Create Account | Sign In: Author or Forum

Search Symptoms

Category: Family Medicine | Infections | AIDS | Internal Medicine | Nursing | Journal

Back to Journal Articles

Program Linked to Fewer HIV Risk Behaviors in Couples

Last Updated: July 13, 2010.

A culturally congruent intervention may reduce sexual risk behaviors in African-American couples who are HIV serodiscordant, according to research published online July 12 in the Archives of Internal Medicine.

TUESDAY, July 13 (HealthDay News) -- A culturally congruent intervention may reduce sexual risk behaviors in African-American couples who are HIV serodiscordant, according to research published online July 12 in the Archives of Internal Medicine.

Nabila El-Bassel, of the Columbia University School of Social Work in New York City, and colleagues analyzed data from 535 African-American serodiscordant heterosexual couples. The couples were randomized to participate in the Eban HIV/sexually transmitted disease (STD) risk-reduction intervention, including eight weekly sessions delivered by African-American facilitators, or a comparison health promotion intervention.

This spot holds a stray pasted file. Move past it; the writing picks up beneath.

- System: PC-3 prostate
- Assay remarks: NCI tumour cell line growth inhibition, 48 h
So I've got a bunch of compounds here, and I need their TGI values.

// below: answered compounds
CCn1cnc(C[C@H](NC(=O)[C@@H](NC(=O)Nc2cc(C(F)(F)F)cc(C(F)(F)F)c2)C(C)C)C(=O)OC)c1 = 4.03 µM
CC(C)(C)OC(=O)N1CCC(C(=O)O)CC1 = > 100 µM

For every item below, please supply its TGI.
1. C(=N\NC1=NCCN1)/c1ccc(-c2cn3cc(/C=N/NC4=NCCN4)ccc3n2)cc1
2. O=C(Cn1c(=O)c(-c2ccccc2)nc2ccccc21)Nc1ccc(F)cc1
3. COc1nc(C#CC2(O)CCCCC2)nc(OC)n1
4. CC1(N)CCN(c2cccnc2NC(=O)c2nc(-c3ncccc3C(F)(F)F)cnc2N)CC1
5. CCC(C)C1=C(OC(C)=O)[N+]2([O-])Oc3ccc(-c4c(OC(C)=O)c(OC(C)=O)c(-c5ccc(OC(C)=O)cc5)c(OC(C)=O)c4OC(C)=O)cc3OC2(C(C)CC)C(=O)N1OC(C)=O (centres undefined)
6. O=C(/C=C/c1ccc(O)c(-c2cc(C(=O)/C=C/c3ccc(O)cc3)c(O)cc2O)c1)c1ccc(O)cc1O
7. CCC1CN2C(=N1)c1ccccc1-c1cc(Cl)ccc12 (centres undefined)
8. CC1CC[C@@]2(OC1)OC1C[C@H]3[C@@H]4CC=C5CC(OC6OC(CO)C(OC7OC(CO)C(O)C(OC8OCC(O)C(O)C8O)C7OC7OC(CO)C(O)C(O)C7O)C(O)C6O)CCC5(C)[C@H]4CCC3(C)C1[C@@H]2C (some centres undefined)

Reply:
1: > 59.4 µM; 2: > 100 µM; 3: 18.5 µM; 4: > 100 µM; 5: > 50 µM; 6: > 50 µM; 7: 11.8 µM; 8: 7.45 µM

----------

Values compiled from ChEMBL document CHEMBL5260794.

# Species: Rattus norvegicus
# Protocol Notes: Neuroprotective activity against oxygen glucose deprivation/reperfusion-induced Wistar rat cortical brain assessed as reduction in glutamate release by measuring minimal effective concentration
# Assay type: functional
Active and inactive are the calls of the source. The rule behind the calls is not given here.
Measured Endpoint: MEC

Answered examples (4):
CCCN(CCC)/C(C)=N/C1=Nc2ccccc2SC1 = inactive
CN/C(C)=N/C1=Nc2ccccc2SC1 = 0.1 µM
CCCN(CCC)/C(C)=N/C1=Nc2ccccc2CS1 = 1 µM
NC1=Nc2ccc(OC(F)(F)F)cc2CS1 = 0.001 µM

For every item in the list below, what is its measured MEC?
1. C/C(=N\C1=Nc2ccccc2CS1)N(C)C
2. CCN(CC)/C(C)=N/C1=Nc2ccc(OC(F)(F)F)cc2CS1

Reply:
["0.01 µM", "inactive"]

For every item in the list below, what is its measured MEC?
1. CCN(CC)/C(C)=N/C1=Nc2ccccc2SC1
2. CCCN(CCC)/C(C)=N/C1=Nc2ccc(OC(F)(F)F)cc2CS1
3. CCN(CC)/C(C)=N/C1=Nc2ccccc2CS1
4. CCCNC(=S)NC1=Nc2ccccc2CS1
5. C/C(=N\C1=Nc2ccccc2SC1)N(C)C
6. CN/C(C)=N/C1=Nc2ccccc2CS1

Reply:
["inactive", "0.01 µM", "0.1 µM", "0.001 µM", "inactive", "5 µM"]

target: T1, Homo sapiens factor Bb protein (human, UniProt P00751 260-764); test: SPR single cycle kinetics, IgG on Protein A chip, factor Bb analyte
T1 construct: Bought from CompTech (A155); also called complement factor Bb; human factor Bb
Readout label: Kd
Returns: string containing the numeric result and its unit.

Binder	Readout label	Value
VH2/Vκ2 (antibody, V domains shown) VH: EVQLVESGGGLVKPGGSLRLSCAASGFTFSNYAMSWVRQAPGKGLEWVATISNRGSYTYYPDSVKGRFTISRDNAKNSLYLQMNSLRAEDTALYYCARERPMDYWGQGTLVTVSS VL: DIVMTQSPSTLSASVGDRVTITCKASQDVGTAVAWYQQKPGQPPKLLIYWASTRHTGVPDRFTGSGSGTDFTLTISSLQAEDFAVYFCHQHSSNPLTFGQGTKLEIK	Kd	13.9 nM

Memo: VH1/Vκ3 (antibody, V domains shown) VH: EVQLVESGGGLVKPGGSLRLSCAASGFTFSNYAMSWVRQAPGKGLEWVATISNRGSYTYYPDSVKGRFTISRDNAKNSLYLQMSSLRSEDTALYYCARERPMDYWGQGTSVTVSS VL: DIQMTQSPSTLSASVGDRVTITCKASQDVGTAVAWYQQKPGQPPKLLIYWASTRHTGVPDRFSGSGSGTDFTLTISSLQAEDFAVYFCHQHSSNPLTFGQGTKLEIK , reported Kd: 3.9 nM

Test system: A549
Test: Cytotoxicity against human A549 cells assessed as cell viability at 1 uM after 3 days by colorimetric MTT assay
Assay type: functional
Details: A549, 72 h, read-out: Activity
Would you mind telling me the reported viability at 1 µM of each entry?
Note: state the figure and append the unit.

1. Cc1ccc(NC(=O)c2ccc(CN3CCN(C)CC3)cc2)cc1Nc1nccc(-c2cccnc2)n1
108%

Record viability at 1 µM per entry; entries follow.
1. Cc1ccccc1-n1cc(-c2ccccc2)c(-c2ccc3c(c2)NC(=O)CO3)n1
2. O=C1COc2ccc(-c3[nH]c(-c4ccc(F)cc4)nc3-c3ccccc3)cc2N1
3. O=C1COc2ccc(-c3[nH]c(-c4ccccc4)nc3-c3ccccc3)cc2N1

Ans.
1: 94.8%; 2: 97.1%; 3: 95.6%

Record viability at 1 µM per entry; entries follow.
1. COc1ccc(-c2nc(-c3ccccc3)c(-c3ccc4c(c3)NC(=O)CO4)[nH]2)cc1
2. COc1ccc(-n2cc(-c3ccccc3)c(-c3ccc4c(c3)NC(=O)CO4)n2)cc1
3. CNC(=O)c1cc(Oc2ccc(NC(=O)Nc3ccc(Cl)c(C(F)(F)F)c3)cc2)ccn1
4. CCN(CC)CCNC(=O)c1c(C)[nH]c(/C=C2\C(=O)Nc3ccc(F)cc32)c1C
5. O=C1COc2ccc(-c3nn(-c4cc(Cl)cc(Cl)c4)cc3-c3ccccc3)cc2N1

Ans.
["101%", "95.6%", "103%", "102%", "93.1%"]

The researchers found that the proportion of condom-protected acts of intercourse was larger in the risk-reduction intervention group (risk ratio, 1.24). The percentage of couples using condoms consistently was also higher in the intervention group (63 versus 48 percent). Three seroconversions occurred in the comparison group by 12-month follow-up and two in the risk-reduction group.

"In conclusion, to our knowledge, this is the first study to demonstrate the efficacy of an HIV/STD intervention in reducing sexual risk behavior among African-American HIV serodiscordant couples. It shows that couples at high risk of transmitting HIV can be recruited for such interventions, are willing to attend multiple intervention sessions, and can be retained for follow-up efficacy assessments. The findings draw attention to an effective intervention strategy that may be scaled up to curb the magnitude and continued spread of HIV and other STDs," the authors write.

Abstract
Full Text


Previous: ICO: OTC Weight Loss Products No Better Than Placebo Next: Visual Acuity Screening in Adolescents May Miss Issues

Reader comments on this article are listed below. Review our comments policy.


Submit your opinion: